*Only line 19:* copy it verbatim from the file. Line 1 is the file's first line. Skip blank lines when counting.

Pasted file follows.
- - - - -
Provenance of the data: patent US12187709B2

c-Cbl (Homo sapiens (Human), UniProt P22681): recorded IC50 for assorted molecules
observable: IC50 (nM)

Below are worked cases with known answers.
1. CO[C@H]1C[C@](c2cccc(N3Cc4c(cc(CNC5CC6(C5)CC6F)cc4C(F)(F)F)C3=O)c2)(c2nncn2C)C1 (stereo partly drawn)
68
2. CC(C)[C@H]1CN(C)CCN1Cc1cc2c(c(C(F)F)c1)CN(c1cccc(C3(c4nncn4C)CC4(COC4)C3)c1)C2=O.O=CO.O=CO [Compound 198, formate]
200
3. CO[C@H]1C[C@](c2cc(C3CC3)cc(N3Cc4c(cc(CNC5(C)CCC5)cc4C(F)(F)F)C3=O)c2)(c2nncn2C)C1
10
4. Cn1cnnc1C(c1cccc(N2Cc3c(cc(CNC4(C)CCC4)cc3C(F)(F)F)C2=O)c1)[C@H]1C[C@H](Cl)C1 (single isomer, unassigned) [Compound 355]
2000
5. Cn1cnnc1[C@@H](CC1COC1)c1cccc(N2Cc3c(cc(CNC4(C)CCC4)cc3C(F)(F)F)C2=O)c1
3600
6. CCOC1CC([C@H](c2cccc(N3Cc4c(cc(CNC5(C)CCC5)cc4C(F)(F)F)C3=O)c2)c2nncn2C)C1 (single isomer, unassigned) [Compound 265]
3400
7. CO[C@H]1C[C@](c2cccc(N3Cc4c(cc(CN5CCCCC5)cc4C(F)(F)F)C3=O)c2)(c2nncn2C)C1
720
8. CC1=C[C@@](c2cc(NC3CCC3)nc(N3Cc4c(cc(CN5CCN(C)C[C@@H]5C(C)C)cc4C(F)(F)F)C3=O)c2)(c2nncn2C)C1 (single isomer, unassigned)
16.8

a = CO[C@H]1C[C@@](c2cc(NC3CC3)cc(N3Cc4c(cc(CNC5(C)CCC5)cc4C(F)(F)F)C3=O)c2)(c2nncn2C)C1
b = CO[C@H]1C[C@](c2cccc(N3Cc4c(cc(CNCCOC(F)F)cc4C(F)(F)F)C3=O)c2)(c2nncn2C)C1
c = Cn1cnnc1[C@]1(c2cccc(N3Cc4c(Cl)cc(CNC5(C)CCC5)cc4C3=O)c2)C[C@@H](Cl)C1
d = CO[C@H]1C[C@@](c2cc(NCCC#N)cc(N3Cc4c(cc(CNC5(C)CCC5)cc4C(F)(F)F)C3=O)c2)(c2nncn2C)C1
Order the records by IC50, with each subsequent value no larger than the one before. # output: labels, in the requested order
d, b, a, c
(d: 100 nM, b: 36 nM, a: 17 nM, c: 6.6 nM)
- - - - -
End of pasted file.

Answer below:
8. CC1=C[C@@](c2cc(NC3CCC3)nc(N3Cc4c(cc(CN5CCN(C)C[C@@H]5C(C)C)cc4C(F)(F)F)C3=O)c2)(c2nncn2C)C1 (single isomer, unassigned)